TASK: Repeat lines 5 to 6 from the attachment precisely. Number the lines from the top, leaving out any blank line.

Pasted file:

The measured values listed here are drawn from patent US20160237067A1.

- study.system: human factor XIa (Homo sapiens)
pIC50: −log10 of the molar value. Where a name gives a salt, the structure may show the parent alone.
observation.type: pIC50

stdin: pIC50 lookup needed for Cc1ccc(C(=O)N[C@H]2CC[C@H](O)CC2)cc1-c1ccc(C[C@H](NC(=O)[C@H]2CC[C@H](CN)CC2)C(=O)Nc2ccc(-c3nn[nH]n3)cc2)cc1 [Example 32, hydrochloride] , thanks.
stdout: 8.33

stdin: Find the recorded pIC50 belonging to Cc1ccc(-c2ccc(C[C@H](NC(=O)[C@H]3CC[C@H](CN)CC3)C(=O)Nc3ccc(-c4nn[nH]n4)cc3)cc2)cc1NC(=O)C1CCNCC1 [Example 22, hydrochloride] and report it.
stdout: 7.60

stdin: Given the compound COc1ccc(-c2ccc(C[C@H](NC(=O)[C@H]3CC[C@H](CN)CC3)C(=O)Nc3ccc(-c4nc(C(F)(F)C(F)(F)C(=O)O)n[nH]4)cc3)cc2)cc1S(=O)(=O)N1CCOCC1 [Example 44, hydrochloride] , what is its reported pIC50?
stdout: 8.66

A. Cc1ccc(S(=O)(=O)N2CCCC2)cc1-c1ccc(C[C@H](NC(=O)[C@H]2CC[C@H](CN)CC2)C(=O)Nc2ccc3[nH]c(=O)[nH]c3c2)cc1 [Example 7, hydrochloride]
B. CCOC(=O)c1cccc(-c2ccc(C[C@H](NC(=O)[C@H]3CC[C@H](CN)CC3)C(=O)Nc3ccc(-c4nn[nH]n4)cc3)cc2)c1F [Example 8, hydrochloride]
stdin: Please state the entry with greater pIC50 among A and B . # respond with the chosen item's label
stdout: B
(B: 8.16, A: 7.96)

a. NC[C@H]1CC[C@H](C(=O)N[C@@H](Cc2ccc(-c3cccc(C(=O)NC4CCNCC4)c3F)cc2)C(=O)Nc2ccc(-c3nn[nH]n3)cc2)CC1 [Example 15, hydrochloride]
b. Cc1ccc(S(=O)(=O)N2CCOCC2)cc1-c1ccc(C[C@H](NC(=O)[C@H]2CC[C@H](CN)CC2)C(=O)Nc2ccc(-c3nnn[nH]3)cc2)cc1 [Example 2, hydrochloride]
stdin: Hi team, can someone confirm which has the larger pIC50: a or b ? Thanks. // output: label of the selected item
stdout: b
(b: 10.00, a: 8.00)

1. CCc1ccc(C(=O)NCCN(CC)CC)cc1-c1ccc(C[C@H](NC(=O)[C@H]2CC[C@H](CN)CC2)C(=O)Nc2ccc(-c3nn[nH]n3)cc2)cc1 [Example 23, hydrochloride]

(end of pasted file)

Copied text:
stdin: pIC50 lookup needed for Cc1ccc(C(=O)N[C@H]2CC[C@H](O)CC2)cc1-c1ccc(C[C@H](NC(=O)[C@H]2CC[C@H](CN)CC2)C(=O)Nc2ccc(-c3nn[nH]n3)cc2)cc1 [Example 32, hydrochloride] , thanks.
stdout: 8.33